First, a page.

Most companies (including web startups), he said, are looking to ‘wow’ with their products, when in reality what they should be looking for is an 'of course’ reaction from their users.
Indeed, in my eyes indifference towards people and the lives they lead is the only sin a designer can commit. Design that does justice to the intended function comes about from the intensive, comprehensive, patient and thoughtful examination of life — the needs, wishes and feelings of people.
To design is to think.
When I am working on a problem, I never think about beauty. But when I have finished, if the solution is not beautiful, I know it is wrong.
He almost singlehandedly convinced business that design was an effective tool. […] Anyone designing in the 1950s and 1960s owed much to Rand, who largely made it possible for us to work. He more than anyone else made the profession reputable. We went from being commercial artists to being graphic designers largely on his merits.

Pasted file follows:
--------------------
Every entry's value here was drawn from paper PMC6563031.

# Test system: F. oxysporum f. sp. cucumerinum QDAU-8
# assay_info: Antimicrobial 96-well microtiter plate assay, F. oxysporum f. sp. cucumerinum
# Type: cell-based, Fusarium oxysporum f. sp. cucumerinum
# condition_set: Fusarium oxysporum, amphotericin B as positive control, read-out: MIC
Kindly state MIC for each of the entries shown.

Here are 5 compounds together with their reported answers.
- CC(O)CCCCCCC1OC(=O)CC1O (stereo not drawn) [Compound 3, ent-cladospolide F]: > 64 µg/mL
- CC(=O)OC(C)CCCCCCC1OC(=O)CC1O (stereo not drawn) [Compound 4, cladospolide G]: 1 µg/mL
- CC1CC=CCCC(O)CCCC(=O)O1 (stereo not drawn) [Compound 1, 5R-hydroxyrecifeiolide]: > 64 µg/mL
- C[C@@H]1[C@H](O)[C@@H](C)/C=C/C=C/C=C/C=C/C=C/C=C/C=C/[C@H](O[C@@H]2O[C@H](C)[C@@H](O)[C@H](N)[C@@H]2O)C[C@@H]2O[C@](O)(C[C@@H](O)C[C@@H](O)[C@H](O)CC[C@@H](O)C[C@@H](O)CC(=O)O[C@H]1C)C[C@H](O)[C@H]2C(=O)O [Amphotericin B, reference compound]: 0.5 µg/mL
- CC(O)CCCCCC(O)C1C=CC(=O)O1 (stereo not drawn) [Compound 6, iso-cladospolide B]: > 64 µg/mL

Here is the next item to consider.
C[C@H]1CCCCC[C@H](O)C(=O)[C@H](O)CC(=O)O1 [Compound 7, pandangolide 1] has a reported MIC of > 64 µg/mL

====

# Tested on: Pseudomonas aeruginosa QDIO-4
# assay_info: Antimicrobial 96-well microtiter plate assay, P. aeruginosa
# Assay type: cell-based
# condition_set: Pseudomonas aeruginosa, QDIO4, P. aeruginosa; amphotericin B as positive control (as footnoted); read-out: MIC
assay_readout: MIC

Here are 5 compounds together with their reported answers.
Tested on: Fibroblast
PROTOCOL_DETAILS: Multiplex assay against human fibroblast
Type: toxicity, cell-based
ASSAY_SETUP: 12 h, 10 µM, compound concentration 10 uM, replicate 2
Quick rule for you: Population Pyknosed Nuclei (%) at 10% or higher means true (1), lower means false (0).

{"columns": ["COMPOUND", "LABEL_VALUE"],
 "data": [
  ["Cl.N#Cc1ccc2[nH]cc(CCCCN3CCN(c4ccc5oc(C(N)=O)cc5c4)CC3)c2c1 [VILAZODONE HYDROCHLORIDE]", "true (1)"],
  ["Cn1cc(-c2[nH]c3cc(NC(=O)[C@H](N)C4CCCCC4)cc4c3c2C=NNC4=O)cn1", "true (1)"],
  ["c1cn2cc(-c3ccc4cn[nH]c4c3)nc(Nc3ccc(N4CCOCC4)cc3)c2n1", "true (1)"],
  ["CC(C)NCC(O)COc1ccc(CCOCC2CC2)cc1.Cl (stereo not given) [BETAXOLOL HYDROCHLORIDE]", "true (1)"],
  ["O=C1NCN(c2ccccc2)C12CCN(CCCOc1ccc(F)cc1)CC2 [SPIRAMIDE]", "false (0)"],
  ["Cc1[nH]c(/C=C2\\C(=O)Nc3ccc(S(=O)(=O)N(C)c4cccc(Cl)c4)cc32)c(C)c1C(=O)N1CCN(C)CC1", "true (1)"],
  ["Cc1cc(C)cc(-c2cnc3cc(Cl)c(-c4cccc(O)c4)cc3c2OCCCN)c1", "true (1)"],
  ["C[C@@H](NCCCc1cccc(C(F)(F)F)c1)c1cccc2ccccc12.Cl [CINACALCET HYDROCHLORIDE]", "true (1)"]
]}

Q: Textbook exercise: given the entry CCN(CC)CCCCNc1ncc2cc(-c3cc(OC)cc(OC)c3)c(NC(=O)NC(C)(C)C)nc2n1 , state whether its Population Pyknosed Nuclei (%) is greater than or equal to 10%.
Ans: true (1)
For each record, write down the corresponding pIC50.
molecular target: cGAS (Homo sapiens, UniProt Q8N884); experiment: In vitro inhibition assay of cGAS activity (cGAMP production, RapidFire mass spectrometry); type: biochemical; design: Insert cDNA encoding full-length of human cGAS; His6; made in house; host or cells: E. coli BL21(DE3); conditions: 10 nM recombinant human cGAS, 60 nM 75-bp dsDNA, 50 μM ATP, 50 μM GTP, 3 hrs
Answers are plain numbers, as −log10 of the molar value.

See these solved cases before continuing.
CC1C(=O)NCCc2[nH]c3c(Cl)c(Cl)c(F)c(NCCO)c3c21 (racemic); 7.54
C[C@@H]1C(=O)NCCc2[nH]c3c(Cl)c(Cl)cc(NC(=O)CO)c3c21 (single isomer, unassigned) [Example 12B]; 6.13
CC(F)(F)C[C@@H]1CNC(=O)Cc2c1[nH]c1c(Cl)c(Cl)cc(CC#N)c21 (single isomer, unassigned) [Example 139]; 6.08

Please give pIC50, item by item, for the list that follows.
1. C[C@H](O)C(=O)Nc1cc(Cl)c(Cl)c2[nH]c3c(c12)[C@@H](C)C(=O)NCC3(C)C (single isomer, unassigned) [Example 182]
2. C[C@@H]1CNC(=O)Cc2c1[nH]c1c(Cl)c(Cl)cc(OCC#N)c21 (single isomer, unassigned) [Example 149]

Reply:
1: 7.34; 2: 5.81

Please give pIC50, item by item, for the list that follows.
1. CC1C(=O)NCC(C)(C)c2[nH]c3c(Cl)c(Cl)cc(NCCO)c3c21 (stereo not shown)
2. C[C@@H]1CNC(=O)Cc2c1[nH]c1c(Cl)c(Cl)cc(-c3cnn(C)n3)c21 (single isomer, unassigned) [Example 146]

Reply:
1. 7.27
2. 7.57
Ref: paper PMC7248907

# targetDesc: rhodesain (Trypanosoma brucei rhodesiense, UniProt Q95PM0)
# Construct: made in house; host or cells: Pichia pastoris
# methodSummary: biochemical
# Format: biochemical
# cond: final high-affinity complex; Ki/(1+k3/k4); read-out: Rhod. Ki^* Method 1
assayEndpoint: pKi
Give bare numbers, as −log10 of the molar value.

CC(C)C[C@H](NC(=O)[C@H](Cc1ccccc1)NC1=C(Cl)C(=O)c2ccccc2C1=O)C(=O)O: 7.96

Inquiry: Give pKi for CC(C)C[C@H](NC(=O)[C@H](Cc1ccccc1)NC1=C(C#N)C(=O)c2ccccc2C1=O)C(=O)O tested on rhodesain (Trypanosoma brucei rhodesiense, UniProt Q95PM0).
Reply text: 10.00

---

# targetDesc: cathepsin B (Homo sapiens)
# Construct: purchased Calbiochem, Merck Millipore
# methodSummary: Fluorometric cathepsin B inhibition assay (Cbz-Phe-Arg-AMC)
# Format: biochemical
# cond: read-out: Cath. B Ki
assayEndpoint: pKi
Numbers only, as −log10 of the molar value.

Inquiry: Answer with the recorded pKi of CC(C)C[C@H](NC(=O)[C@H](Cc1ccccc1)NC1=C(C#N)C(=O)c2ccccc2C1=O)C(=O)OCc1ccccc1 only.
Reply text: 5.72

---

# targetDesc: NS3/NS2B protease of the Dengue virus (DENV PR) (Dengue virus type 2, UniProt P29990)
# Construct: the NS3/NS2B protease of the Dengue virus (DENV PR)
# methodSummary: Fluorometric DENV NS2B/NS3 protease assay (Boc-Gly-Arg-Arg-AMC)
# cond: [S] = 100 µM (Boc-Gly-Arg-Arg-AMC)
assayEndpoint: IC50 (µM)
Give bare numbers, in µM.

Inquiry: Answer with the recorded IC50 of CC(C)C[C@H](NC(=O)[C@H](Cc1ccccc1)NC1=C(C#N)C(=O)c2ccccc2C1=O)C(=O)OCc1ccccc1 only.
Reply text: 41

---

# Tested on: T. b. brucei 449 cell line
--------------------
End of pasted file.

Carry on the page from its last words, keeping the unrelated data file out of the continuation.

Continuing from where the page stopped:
…ethics and aesthetics have a common semantic root that should be respected.
True architectural style does not come from a conscious effort to create a particular look. It results obliquely–even accidentally–out of a holistic process.
The builder of an American colonial house in 1740 did not think, as we often do today, “I really like colonials, I think I’ll build one.” Rather, houses were built sensibly with the materials and technology available, and with an eye sensitively attuned to proportion, scale, and harmony. Colonial windows had small, multiple panes of glass not because of a desire to make a colonial-looking window, but because the technology of the day could produce and transport only small sheets of glass with consistency. Shutters were functional, not decorative; they were closed over windows when needed to provide shade from the sun. The colonial architecture that resulted from these considerations was uncalculated: Early American houses were colonial because the colonists were colonial.